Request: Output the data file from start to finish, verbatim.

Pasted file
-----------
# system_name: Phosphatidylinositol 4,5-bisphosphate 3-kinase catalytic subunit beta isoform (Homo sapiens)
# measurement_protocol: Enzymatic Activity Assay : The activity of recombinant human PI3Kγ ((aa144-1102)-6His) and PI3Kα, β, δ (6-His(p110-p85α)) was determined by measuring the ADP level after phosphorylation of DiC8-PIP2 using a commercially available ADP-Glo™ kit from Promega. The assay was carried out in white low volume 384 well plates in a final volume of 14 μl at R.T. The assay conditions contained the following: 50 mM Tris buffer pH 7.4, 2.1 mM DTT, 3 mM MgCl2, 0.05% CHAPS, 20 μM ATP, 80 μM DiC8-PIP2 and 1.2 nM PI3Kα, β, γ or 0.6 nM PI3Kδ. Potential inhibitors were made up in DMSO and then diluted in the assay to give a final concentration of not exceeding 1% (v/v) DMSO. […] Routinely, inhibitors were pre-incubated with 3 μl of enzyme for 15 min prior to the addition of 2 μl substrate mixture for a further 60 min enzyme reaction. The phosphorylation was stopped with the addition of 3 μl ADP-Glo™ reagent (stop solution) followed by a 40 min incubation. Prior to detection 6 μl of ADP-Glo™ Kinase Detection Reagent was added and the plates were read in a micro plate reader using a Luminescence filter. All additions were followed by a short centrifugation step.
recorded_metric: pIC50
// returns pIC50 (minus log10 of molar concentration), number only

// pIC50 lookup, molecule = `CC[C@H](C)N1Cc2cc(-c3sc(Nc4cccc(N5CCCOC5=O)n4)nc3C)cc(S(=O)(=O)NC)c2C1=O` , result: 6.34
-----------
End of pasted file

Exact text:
# system_name: Phosphatidylinositol 4,5-bisphosphate 3-kinase catalytic subunit beta isoform (Homo sapiens)
# measurement_protocol: Enzymatic Activity Assay : The activity of recombinant human PI3Kγ ((aa144-1102)-6His) and PI3Kα, β, δ (6-His(p110-p85α)) was determined by measuring the ADP level after phosphorylation of DiC8-PIP2 using a commercially available ADP-Glo™ kit from Promega. The assay was carried out in white low volume 384 well plates in a final volume of 14 μl at R.T. The assay conditions contained the following: 50 mM Tris buffer pH 7.4, 2.1 mM DTT, 3 mM MgCl2, 0.05% CHAPS, 20 μM ATP, 80 μM DiC8-PIP2 and 1.2 nM PI3Kα, β, γ or 0.6 nM PI3Kδ. Potential inhibitors were made up in DMSO and then diluted in the assay to give a final concentration of not exceeding 1% (v/v) DMSO. […] Routinely, inhibitors were pre-incubated with 3 μl of enzyme for 15 min prior to the addition of 2 μl substrate mixture for a further 60 min enzyme reaction. The phosphorylation was stopped with the addition of 3 μl ADP-Glo™ reagent (stop solution) followed by a 40 min incubation. Prior to detection 6 μl of ADP-Glo™ Kinase Detection Reagent was added and the plates were read in a micro plate reader using a Luminescence filter. All additions were followed by a short centrifugation step.
recorded_metric: pIC50
// returns pIC50 (minus log10 of molar concentration), number only

// pIC50 lookup, molecule = `CC[C@H](C)N1Cc2cc(-c3sc(Nc4cccc(N5CCCOC5=O)n4)nc3C)cc(S(=O)(=O)NC)c2C1=O` , result: 6.34